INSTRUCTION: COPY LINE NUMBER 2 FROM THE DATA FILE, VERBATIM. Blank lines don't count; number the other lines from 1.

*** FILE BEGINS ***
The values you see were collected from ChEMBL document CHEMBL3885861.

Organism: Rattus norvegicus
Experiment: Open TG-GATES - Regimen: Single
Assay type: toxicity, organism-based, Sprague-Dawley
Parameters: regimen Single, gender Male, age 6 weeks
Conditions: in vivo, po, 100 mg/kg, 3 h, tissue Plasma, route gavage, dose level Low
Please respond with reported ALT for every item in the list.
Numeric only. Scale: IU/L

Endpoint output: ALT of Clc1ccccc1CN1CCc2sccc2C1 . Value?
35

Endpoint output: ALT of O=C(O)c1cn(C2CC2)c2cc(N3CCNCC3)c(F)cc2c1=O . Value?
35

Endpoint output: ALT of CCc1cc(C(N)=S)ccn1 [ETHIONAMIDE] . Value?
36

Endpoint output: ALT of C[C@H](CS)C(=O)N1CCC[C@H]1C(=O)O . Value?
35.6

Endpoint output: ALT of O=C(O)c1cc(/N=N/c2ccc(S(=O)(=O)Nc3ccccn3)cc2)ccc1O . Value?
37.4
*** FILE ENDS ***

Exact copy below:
Organism: Rattus norvegicus